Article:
Amazon Sellers vs. Vendors — What’s the Difference in 2020?

Are you a seller or a vendor? The distinction between Amazon sales models is critical to how your business operates, with distinct advantages and disadvantages depending on your business structure.

Let’s look at how Amazon’s seller and vendor programs work, and the opportunities and fees associated with each.

How Do You Get started?

Sellers can sign up for an account at any time. There is a free account for individuals — think digital garage sale — and a paid account for businesses. 

To become a vendor, on the other hand, Amazon has to reach out to invite you into the program.

Who Sells the Product? 

The biggest difference between the two programs is how each sells on Amazon. Sellers create their own listings for their products, price them as they see fit, and take care of their own marketing. When shoppers view a product, they see the listing created by the seller that currently owns the buy box. 

Conversely, vendors sell their products to Amazon at an agreed-upon wholesale value. Amazon then owns that inventory, and makes the profit when shoppers purchase. 

Vendors do not control how much Amazon sells their product for. They can enter a manufacturer suggested retail price, but Amazon does not respect the minimum advertised price policies that so many manufacturers and wholesalers have held sacred in the past. 

When they land on the product listing, Amazon shoppers see that the product is sold by Amazon.

What Does Order Fulfillment Look Like?

Sellers have many options when it comes to order fulfillment. The most popular options include:

  • Fulfilled by Merchant (FBM): The seller picks, packs, and ships each order from its own fulfillment center.
  • Fulfilled by Amazon (FBA): The seller ships inventory to Amazon’s warehouses. Amazon stores the inventory — for a fee — and picks, packs, and ships each order — for another fee. These orders are designated as Prime.
  • Seller Fulfilled Prime (SFP): Sellers that qualify based on a high level of shipping and customer service, can use SFP, where they pick, pack, and ship their orders themselves but still earn the Prime badge.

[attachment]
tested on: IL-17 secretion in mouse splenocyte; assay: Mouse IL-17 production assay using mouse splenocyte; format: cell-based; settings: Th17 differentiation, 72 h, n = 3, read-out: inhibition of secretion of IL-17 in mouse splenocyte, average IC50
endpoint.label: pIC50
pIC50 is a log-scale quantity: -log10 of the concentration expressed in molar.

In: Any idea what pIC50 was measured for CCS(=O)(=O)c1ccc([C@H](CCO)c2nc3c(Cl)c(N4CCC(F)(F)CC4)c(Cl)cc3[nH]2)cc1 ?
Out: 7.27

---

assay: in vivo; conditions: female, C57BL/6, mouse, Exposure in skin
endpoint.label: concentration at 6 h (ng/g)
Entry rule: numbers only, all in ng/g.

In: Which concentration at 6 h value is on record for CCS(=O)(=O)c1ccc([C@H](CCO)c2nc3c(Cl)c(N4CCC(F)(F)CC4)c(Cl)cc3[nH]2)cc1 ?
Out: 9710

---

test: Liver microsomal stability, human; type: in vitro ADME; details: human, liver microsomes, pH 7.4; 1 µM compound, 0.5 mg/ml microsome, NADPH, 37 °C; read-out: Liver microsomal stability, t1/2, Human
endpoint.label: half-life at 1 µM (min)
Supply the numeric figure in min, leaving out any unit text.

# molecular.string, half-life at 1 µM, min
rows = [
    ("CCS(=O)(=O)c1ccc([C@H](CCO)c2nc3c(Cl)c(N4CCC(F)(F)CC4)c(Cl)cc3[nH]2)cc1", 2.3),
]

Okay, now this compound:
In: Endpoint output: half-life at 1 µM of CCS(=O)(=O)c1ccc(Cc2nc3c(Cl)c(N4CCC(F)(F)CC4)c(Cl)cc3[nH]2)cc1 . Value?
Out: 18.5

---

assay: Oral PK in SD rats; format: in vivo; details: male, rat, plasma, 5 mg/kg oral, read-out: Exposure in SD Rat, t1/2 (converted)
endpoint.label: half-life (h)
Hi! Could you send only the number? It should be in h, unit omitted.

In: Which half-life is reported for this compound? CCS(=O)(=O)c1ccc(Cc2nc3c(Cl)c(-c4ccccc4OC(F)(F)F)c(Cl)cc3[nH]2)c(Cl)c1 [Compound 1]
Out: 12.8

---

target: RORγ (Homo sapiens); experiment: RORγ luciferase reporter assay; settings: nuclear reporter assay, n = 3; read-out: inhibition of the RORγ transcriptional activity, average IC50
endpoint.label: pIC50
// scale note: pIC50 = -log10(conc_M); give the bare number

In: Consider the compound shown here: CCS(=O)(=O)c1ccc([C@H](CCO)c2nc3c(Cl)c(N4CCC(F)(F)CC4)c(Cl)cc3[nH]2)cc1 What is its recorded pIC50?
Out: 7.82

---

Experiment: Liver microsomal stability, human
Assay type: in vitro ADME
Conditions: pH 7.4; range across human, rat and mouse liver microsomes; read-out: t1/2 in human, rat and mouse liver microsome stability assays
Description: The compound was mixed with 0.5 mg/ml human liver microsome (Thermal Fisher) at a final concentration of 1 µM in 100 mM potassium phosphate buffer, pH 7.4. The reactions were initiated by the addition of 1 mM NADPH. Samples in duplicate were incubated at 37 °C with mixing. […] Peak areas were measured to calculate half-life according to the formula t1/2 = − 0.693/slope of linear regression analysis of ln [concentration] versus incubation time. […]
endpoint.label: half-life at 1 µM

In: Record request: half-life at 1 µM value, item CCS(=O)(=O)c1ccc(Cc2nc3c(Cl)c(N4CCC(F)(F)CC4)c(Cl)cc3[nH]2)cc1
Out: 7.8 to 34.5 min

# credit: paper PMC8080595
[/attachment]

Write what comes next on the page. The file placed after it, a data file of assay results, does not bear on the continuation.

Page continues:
Vendors’ options for fulfillment are more limited. Amazon issues purchase orders and vendors ship the requested quantity to the designated Amazon distribution center. This model could be tricky for Vendors that have limited inventory or frequent stocking issues as Amazon grades vendors based on their purchase order fulfillment rates.

What Marketing Options Are Available?

Both sellers and vendors have access to Amazon’s advertising network. Brand registered sellers get the most out of their advertising by being able to run all three campaign types: Sponsored Product, Sponsored Brand, and Sponsored Display. They can also build brand stores and A+ content pages. Their Sponsored Product ad will only run while the seller owns the buy box. 

Vendors have access to the same options, but their Sponsored Product ads will run all the time regardless of who has the buy box, as long as the product meets Amazon’s financial thresholds. 

In addition to advertising, sellers and vendors have access to programs to gain product reviews from Amazon customers. Each program looks different depending on the Amazon relationship. 

Sellers have the Early Reviewer Program, which can generate up to five reviews from current buyers — for a fee — if the product has less than five reviews. 

For vendors, the Vine Program sends free products to up to 30 Amazon shoppers to review. Vendors pay a fee for this program, as well as the cost of supplying the free product.

What Do the Fees Look Like for Each?

Nothing on Amazon is free. Its entrenched pay-to-play environment is obvious in its base program fee structure. A professional selling account costs $39.99 a month, which enables access to Seller Central. On top of that, Amazon takes a referral fee of 10% on average for every order placed. Sellers also have to add in the cost of their shipping method if they choose to use FBA, and also their advertising costs. 

Vendors, on the other hand, have a co-op agreement that includes market development fees, freight allowances, and damage allowances, to name a few. Vendors also incur chargeback fees for things like late shipments or unfulfilled purchase order quantities. There are also many other metrics-based chargebacks that could result in unexpected fees. Just like sellers, vendors then also have their Amazon marketing costs.

So Is One Better than the Other?

The best way to work with Amazon is the one that best fits your business goals. 

If your business needs tight control over pricing, being a seller might be the best option for you. If you don’t have the logistics in place to do small one-off orders in volume, then a vendor relationship might make more sense. However you work with Amazon, do your due diligence to understand the relationship and the high expectations that come with being an Amazon seller or vendor.

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